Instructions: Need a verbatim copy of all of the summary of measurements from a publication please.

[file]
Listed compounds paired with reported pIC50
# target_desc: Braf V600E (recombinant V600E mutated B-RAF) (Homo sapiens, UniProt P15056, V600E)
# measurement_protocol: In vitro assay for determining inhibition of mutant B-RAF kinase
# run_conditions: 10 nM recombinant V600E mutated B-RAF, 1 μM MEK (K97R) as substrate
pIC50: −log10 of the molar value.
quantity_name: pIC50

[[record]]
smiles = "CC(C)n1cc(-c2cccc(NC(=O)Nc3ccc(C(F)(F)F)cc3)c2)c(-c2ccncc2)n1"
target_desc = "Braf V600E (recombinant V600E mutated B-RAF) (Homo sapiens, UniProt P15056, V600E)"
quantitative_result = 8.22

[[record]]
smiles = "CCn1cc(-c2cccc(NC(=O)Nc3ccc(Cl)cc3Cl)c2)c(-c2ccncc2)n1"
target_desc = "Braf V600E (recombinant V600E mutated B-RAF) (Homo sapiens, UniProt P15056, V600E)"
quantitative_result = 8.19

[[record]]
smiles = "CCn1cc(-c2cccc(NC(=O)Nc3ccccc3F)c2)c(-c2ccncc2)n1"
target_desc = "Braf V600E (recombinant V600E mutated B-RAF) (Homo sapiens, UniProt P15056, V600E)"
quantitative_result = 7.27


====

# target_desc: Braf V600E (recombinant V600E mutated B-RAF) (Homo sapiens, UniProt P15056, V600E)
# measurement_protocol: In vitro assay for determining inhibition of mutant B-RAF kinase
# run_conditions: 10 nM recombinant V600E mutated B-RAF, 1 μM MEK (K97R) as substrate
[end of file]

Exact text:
Listed compounds paired with reported pIC50
# target_desc: Braf V600E (recombinant V600E mutated B-RAF) (Homo sapiens, UniProt P15056, V600E)
# measurement_protocol: In vitro assay for determining inhibition of mutant B-RAF kinase
# run_conditions: 10 nM recombinant V600E mutated B-RAF, 1 μM MEK (K97R) as substrate
pIC50: −log10 of the molar value.
quantity_name: pIC50

[[record]]
smiles = "CC(C)n1cc(-c2cccc(NC(=O)Nc3ccc(C(F)(F)F)cc3)c2)c(-c2ccncc2)n1"
target_desc = "Braf V600E (recombinant V600E mutated B-RAF) (Homo sapiens, UniProt P15056, V600E)"
quantitative_result = 8.22

[[record]]
smiles = "CCn1cc(-c2cccc(NC(=O)Nc3ccc(Cl)cc3Cl)c2)c(-c2ccncc2)n1"
target_desc = "Braf V600E (recombinant V600E mutated B-RAF) (Homo sapiens, UniProt P15056, V600E)"
quantitative_result = 8.19

[[record]]
smiles = "CCn1cc(-c2cccc(NC(=O)Nc3ccccc3F)c2)c(-c2ccncc2)n1"
target_desc = "Braf V600E (recombinant V600E mutated B-RAF) (Homo sapiens, UniProt P15056, V600E)"
quantitative_result = 7.27


====

# target_desc: Braf V600E (recombinant V600E mutated B-RAF) (Homo sapiens, UniProt P15056, V600E)
# measurement_protocol: In vitro assay for determining inhibition of mutant B-RAF kinase
# run_conditions: 10 nM recombinant V600E mutated B-RAF, 1 μM MEK (K97R) as substrate